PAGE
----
Current Page: U.S. | Monday, April 18, 2005
Interview with Dr. Easley, Eighth President of Moody Bible Institute

Interview with Dr. Easley, Eighth President of Moody Bible Institute

Last month, Moody Bible Institute (MBI) in Chicago, Ill., welcomed its eighth president, Dr. Michael J. Easley, to continue the legacy of the institution founded in 1886 by the world-renown 19th-century evangelist D.L. Moody.

On April 11, 2005, the Christian Post had a chance to speak to Dr. Easley about his past 20 years of pastoral service and his vision for the future as the leader of the MBI.

The following is the full text of the interview with the Christian Post staff:

It's been a little over a month since you took the office. How do you feel?

Moving from overwhelmed to getting excited.

I heard that you were out of the country last month. Where did you go and how was the trip?

One of the professors from Moody and I had been in Egypt and Jordan for 2 weeks. Dr. Charlie Dyer does quite a few tours in Israel. He and I have traveled a number of times together. This is a trip we had actually planned about 10 months ago. It was a combination of people from my church in Virginia and friends of Dr. Dyer who are constituents of Moody family. It was a great trip. We had a great time.

As the new president of Moody, what kind of goals and visions do you have that you’d like to fulfill under your presidency?

For almost 119 years, Moody has been training men and women for Christian vocational service. Education of course is the front piece of Moody and we’d continue in that. So that’s not a new vision or goal. That’s who we are and what we’ve been doing. I feel very strongly that we’ve been handed a legacy and we will handle that with great care.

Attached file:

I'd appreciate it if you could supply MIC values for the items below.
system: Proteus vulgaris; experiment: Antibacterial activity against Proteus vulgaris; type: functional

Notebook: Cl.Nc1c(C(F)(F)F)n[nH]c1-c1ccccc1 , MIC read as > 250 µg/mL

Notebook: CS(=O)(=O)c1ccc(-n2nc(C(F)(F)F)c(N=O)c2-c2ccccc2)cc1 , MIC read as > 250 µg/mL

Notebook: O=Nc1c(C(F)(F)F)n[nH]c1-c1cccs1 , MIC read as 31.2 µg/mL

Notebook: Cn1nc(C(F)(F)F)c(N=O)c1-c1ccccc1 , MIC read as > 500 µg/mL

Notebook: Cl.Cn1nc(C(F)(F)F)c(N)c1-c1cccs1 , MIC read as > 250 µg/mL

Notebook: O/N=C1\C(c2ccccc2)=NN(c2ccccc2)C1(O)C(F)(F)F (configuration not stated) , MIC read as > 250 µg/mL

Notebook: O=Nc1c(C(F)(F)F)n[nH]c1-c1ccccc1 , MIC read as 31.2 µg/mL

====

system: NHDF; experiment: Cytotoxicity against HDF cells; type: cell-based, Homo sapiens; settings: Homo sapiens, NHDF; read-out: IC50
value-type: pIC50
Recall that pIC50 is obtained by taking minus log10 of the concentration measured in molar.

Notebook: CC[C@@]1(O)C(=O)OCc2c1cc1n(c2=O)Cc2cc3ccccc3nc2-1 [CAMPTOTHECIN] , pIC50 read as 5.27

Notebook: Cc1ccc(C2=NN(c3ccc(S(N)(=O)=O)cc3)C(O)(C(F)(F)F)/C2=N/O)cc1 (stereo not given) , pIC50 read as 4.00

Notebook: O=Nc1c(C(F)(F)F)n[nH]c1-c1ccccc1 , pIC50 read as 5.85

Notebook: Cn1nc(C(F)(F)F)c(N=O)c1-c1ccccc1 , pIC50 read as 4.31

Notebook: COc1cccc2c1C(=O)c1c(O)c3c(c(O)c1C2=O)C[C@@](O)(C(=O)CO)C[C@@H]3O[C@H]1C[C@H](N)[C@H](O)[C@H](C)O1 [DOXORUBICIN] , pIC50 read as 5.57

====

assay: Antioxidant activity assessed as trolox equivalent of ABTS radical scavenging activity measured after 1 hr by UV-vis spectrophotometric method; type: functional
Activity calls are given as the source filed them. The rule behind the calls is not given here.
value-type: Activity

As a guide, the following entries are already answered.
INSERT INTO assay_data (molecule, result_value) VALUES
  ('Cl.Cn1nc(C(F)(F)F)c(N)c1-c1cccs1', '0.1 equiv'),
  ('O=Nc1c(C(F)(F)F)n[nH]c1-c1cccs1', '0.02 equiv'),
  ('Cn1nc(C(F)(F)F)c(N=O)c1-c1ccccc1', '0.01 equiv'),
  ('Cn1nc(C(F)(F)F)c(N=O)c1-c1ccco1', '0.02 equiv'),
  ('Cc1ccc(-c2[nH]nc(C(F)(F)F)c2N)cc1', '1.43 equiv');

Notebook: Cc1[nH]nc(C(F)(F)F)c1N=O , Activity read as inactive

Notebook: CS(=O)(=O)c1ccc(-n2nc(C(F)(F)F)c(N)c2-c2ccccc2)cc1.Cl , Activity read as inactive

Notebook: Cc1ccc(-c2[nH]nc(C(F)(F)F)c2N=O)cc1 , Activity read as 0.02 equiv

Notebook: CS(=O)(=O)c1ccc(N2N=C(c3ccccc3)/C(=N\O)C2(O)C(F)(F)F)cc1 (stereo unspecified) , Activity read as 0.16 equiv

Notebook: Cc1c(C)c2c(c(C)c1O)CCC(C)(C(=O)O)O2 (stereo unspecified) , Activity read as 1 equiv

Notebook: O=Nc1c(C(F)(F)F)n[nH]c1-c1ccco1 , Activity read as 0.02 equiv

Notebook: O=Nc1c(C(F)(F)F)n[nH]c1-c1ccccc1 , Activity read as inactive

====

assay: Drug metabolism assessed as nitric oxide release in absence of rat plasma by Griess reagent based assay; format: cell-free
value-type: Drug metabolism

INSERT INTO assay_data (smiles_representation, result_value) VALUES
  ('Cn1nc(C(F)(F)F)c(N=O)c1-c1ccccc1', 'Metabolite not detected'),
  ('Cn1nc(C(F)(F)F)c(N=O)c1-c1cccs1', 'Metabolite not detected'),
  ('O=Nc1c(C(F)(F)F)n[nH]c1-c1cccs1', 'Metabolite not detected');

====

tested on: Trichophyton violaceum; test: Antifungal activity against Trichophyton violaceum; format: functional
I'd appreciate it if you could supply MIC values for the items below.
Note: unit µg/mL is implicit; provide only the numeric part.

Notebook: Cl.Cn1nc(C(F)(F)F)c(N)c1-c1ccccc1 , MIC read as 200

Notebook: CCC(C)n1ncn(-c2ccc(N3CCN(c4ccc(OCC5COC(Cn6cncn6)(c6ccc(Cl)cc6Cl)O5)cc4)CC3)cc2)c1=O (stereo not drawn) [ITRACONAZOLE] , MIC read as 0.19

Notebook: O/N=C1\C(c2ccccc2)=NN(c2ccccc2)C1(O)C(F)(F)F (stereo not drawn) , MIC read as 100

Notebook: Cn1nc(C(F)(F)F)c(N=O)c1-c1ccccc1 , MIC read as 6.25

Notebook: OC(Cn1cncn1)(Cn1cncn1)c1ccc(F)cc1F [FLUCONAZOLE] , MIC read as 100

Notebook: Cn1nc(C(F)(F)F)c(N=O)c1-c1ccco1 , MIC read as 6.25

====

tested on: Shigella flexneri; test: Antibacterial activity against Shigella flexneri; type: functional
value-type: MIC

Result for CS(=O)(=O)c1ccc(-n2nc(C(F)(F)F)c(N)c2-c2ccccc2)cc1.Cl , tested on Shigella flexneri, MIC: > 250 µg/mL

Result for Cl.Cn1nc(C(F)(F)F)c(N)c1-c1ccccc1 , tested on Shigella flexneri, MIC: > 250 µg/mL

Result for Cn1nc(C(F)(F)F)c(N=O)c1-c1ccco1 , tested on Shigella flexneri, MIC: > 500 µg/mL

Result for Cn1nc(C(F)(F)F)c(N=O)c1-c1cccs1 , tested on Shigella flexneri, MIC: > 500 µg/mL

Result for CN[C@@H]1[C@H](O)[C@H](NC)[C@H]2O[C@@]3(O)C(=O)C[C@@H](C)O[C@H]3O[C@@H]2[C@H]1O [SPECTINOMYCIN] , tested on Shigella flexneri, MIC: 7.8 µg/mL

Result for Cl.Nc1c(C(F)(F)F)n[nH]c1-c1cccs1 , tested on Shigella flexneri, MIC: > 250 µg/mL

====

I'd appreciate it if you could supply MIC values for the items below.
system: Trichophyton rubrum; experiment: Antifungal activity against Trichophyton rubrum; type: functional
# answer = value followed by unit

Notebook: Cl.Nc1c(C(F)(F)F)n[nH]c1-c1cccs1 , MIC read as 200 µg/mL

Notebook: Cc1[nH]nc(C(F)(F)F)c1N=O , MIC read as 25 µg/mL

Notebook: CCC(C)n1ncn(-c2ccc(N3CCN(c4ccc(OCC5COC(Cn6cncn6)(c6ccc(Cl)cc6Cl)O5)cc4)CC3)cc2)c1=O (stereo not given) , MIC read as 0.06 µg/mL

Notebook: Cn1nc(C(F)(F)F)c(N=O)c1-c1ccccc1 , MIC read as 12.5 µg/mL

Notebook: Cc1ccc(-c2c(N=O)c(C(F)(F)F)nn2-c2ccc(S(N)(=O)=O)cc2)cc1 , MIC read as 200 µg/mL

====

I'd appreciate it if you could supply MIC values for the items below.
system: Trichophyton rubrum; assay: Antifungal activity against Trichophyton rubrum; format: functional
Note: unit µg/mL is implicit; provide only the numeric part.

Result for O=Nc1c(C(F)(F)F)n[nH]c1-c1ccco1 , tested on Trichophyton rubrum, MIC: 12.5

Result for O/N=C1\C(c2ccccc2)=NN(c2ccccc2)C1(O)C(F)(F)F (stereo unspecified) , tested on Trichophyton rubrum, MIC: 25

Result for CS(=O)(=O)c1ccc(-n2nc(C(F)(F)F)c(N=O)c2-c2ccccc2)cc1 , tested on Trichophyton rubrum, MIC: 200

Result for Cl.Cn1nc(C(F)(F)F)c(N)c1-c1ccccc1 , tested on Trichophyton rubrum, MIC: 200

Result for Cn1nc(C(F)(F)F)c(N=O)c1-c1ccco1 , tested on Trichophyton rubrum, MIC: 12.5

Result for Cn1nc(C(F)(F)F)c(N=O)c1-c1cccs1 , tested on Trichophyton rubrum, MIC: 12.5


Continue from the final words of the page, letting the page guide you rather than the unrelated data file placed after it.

Along the way, Moody became a publishing house as well as a radio broadcasting ministry. So those two aspects of the ministry are very important education goals of Moody. Whether it’s publishing, radio broadcasting, or education, we’re doing all that to provide vocational training for men and women for the next generation.

So that’s not going to change.

The First thing I’m doing as a goal is learning. I’m trying to learn the organization, the history, what Moody is doing well around the world and to continue doing that.

Secondly, we’ll re-educate ourselves on the visions we’ve had in the past, on who D.L. Moody is and what his dreams were for what has become Moody.

Thirdly, I would say we’ll take a look at excellence in everything we do. From the way we relate to men and women who help us financially to the way we educate the students, to the way we do radio broadcast, and to the way we publish.

How did you react when you first heard about your opportunity at Moody?

I’ve been pastoring right at 20 years and I was totally content in that role and had no interest in leaving. When Moody started talking to me, it was a huge process for my wife, Cindy, and me. It was not an easy decision. We spent a lot of time in prayers and talking to mentors because I didn’t see myself in this role.

So it was a real submission to what God had placed in front of me. Then it became a ministry of stewardship. If God has given us an opportunity that the trustees felt we were able to do and with God’s kindness, maybe we can do this. Then it was for me an issue of stewardship and obedience.